Romali state of the college

Reagan Ferragamo Romali, Ph.D. Superintendent-President Long Beach City College District delivers the State of the College address last summer at a luncheon on campus in Long Beach.

With nearly three years of service in Long Beach City College’s top job, Superintendent-President Reagan Romali could soon head north to lead a different LBCC.

The college leader is a finalist to be the next president of Linn-Benton Community College in Albany, Oregon, according to an announcement from that college.

Romali, through a Long Beach City College spokeswoman, declined to comment.

The announcement came seven months after Romali was among the top contenders to lead Miami Dade College; that search ended in late July when the college’s board voted to start the search again from scratch.

Miami Dade College is one of the largest community colleges in the country, according to the most recent data from the National Center for Education Statistics. With more than 55,000 students, its enrollment more than doubles that of Long Beach City College, which is roughly 25,000.

Linn-Benton, on the other hand, enrolled just more than 10,000 students in the 2018-19 academic year, according to its website.

The Linn-Benton Community College board announced Romali and two other candidates as finalists for the position “after a nationwide search” on Thursday, Feb. 6. The news was first reported last week by the Albany Democrat-Herald.

“(Linn-Benton) has a strong reputation as a champion for student and community success, and it showed in the number of distinguished candidates who applied for the position,” board chairman Jim Merryman said in a statement. “I am delighted to take the next step with these three outstanding individuals.”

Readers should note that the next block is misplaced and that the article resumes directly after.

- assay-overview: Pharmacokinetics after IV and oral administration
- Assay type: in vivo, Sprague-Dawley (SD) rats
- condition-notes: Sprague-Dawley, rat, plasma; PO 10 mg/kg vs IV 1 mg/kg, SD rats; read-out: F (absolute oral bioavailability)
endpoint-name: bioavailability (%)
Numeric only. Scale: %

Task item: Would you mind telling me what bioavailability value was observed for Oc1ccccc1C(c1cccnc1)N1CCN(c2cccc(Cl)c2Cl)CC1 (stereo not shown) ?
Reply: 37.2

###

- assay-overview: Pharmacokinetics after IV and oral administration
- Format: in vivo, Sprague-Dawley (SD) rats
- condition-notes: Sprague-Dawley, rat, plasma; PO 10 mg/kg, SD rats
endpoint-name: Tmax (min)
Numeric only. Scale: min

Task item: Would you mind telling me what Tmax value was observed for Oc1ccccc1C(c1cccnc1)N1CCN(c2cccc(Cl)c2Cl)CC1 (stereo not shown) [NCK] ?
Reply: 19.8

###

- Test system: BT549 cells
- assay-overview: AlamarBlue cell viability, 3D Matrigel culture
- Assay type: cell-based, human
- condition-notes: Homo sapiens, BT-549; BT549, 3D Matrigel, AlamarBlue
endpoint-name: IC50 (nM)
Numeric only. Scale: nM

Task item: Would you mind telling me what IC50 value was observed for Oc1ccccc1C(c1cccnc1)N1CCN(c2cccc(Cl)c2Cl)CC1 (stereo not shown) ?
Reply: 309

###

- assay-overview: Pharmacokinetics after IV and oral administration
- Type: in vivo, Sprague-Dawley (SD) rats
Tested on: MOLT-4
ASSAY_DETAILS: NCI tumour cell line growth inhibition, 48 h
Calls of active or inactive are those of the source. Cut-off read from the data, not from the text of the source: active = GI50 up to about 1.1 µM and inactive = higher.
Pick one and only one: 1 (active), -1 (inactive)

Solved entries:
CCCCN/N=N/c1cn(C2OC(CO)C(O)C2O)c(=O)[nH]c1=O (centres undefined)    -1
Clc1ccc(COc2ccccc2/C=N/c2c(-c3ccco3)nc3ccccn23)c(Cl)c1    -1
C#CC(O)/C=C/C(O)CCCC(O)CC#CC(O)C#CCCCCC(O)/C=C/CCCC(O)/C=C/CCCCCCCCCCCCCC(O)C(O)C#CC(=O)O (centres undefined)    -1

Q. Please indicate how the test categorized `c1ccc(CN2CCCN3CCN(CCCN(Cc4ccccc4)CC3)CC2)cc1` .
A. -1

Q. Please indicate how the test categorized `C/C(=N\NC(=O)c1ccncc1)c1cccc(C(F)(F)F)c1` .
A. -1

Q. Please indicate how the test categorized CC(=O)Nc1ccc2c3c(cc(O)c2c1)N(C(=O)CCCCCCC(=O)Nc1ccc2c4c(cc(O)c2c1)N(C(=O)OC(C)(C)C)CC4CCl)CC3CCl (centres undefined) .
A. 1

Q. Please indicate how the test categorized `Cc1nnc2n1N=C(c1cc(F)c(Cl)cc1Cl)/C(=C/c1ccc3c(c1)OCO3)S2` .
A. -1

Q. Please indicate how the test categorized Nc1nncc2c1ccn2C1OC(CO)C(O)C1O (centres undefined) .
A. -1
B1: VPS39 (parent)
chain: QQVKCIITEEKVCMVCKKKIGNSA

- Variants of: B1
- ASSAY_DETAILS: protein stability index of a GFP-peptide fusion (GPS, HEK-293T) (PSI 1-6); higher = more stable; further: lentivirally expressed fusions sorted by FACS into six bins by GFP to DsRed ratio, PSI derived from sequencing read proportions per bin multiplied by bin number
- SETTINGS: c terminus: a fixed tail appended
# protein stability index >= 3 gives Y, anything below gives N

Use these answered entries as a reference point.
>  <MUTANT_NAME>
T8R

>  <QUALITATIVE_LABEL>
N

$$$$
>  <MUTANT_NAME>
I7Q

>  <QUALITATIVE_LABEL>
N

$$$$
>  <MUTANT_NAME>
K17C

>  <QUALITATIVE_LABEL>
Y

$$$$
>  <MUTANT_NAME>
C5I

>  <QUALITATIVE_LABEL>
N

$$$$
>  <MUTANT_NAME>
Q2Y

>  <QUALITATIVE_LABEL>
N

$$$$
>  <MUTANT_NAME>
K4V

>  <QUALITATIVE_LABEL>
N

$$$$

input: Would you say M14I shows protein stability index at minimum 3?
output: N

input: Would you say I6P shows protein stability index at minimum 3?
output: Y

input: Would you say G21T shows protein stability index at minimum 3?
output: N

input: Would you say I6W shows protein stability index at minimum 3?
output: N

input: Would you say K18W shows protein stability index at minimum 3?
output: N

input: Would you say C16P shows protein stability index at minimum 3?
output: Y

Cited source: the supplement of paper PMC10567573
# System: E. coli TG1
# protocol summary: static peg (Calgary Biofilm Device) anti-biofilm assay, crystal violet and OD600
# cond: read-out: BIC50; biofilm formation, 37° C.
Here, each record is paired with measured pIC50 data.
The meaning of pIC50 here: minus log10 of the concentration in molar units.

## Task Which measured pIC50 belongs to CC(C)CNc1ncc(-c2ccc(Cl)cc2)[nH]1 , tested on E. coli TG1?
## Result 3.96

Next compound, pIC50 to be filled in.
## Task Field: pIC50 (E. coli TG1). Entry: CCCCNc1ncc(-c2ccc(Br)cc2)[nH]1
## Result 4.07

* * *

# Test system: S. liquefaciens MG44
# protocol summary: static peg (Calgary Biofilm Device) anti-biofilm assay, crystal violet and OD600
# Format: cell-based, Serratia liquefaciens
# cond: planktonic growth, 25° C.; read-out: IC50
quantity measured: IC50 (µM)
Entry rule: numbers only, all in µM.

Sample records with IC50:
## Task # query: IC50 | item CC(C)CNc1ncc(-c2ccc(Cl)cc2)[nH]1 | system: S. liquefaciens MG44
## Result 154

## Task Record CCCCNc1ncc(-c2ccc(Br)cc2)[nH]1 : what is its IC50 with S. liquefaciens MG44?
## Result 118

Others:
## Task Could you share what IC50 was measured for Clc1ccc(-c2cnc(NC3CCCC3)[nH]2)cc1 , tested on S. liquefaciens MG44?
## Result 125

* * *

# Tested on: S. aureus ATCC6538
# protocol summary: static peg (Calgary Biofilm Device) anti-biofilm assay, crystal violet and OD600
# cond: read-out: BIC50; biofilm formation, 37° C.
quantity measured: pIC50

The other candidates are Lisa Avery, president of Portland Community College’s Sylvania Campus, in Oregon; and the president of Victoria College, in Texas, David Hinds.

Vivian Malauulu, president of the Long Beach Community College District Board, said Monday, Feb. 10, that Romali notified her that she would apply for other jobs a little more than a week ago.

Romali then told her she was able to get in last minute on some searches.

“So it happened very quickly,” Malauulu said, “that she went from applying to being a finalist.”

Malauulu said that Romali was her first choice when the board sought a new superintendent-president in 2017 and that she wishes Romali the best.

“I’m very confident she will land on her feet with a terrific new district,” Malauulu said, “and she’ll be an asset to them. I wish her well.”

Fellow Trustee Sunny Zia, meanwhile, said Romali’s potential departure would be “a huge loss” for the college.

“Anybody who’s going to hire her is going to be very lucky,” Zia said. "I certainly would hate to lose her. She’s been the crown jewel of our district.”

Trustee Uduak-Joe Ntuk said that while he didn’t know the reasoning behind the potential move, he couldn’t blame Romali for pursuing it.

“I think it’s everyone’s individual right to apply for any job they want to,” he said. “If someone sees a better opportunity for their career and family, I’m not going to say, ‘No, you shouldn’t do that.’”

Each of the three candidates to lead Linn-Benton Community College will visit the college for a public forum on Feb. 18, 19 or 20. The college did not publicize which candidates would visit on which dates.

The next president is expected to start on July 1.

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